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Using GitHub Desktop

If you prefer a video version, there's one at the bottom of the page.

The basics

What and why

git is a command-line tool that allows you to create checkpoints - called commits - when you're working on coding projects. It's kind of like how Dropbox or Google Docs saves versions of your old work!

Instead of being focused on individual files, with git you create collections of files called repositories. You can think of a repository as a folder full of files you're keeping track of.

Become we live in a wild and social time, GitHub is a website where you can store or share your repositories. If your repository is public, other people can read your code and even contribute improvements or bug reports!

For example, I made a project called Tabletop ten thousand years ago. It was awful until another 27 people helped make improvements to it!

In data journalism, sharing methodology, code and data is an important part of the process for many news organizations. Sharing git repositories on GitHub is an excellent way to do that – for example, BuzzFeed News does a great job keeping their analysis reproducible and available.

With what

While it's very popular and very useful, git is an awful command-line tool. You can read people fighting about it here. It's hard to use, nothing makes sense, and it's just... it's just not fun.

So instead we'll use GitHub Desktop. It takes care of git on your machine, and will also is in charge of sharing your repositories to GitHub. It isn't as powerful as the command-line tool, but it's far easier to use. Download it.

To be able to share your code on GitHub, you'll also need to create a GitHub account.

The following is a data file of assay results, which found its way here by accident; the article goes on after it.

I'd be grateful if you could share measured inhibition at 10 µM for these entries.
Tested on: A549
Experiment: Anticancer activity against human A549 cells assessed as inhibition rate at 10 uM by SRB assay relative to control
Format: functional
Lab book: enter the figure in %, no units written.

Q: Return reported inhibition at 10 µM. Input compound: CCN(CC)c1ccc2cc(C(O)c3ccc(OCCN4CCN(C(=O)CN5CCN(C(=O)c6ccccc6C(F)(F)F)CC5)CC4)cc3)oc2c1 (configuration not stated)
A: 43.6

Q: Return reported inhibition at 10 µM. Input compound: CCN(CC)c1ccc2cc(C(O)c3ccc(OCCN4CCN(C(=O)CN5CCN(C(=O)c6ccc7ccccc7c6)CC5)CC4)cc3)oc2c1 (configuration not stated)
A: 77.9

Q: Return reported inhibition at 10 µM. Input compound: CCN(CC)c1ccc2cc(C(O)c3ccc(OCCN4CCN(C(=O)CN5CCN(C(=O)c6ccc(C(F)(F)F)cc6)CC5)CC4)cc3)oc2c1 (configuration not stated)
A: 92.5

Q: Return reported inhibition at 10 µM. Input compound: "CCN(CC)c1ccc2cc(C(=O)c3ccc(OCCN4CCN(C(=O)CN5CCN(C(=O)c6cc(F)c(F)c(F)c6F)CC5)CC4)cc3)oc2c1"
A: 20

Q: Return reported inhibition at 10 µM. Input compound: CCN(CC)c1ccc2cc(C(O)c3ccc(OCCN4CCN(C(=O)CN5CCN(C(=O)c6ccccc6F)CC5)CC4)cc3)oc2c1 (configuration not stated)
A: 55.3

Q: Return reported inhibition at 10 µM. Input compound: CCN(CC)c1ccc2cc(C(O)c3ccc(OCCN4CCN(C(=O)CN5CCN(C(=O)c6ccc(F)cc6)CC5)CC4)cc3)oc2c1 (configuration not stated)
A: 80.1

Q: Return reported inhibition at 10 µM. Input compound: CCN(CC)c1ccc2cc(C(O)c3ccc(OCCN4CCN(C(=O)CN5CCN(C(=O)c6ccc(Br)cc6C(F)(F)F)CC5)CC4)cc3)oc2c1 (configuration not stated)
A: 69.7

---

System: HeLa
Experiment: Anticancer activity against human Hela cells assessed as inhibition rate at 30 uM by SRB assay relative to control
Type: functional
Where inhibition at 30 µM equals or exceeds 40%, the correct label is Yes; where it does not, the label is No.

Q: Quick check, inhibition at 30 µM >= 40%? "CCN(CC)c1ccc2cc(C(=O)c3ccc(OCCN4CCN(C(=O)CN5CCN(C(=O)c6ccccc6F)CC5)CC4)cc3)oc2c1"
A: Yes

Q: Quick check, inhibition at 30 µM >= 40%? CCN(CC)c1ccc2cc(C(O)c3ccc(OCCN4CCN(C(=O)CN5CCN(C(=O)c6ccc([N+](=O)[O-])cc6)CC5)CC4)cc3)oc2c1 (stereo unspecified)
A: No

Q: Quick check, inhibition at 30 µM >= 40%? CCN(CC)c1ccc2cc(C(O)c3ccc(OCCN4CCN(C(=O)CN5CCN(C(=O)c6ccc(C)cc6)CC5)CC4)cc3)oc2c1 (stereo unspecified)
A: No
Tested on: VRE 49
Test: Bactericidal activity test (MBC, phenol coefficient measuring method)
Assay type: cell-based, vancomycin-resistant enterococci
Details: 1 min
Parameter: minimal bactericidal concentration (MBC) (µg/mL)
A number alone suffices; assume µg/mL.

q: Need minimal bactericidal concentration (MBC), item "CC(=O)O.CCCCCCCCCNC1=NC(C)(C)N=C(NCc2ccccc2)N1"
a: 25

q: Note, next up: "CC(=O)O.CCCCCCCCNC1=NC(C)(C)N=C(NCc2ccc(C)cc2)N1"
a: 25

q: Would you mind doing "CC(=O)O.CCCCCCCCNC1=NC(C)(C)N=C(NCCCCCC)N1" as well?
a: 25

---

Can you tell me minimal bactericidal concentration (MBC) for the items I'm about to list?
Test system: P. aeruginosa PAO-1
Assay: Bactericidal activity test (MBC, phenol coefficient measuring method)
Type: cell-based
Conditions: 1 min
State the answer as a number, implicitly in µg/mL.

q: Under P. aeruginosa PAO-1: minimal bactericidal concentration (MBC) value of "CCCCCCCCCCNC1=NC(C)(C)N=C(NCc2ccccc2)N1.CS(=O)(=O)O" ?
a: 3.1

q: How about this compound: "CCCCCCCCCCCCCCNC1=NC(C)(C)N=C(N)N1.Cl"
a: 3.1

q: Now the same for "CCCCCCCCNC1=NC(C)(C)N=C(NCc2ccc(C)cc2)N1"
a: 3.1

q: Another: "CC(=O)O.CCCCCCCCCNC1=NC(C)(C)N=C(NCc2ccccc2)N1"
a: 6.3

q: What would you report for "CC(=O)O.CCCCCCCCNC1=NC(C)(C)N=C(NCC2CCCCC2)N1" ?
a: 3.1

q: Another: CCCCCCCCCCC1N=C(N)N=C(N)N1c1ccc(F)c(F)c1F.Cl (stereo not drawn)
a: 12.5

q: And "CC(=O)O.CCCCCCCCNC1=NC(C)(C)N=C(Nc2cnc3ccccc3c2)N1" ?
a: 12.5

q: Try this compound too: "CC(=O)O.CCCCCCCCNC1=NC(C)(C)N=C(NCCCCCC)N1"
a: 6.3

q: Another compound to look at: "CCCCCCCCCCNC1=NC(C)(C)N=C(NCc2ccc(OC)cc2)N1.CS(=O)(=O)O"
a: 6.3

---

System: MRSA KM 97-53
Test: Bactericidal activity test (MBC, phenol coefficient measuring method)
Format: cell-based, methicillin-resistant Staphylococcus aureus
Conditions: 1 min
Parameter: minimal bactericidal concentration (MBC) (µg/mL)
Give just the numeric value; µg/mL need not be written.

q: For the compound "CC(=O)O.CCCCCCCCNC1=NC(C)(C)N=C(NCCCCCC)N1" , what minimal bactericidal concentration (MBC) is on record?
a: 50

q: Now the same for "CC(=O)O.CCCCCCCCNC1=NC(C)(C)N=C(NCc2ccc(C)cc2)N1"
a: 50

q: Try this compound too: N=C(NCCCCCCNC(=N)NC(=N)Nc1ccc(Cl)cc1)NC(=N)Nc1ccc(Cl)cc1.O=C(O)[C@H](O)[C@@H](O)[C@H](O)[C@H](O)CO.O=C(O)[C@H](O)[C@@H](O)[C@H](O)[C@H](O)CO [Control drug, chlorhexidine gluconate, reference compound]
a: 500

How to

Organize your files

For one repository (aka one project), put all of the files you want to track in a single location. git won't be able to keep track of anything if you spread them across multiple directories. For example, you might have a squirrel-analysis directory or a data-homeworks folder.

Each directory will be turned into a repository that can be shared online.

an organized folder

Special files

You don't need these files, but they're nice to have.

If you want to write a short document explaining what a repository is, use a This description will automatically show up when someone looks at the repo.

The .md stands for Markdown, a way of formatting text without using Docs or Word. Read a quick Markdown reference here. Right now you're reading a written using Markdown!


The .gitignore file is files you want git to.... ignore! Maybe you want it to ignore the weird .DS_Store files OS X puts everywhere, or a test dataset you were looking at.

I usually go to and get one made for VS Code, Python and OS X.

Creating and publishing your repository

After you're all set for ✨✨everyone in the world✨✨✨ to be able to see your content, we're going to create a repo, make a commit, and push everything up to github.

GitHub Desktop is kind of tricky about how it creates a repository. Do not try to click "Create a New Repository on your Hard Drive" because I guarantee it won't do what you think.

  1. Click Add an Existing Repository to your Hard Drive.
  2. Click Create a repository instead
  3. Write a description. You can add a .gitignore if you'd like, too.
  4. Publish your repository
  5. You can choose whether you keep your code private or not

Add an existing

After selecting a directory, pick create

Write a description

Start to publish to GitHub

Choose whether or not it is private

Publishing updates

Every time you want to save a checkpoint, you need to make a commit.

When files change in your repo, GitHub Desktop will ask you which changes you want to save (probably all of them!), and ask you to write a short description.

Once you write the description, you can Commit to main.

Making a commit

When you're a wild software developer using git, working on different features for a product, you might have multiple versions of your code (aka branches). We're normal people, though, so we'll just always use the main branch.

Pushing your changes

Now that you've updated your repo locally (aka saved your changes on your own machine), now you can send the changes over to GitHub.

Use the Push origin button on the top right and share your code with the world!

Video version

If you prefer a video, here you go!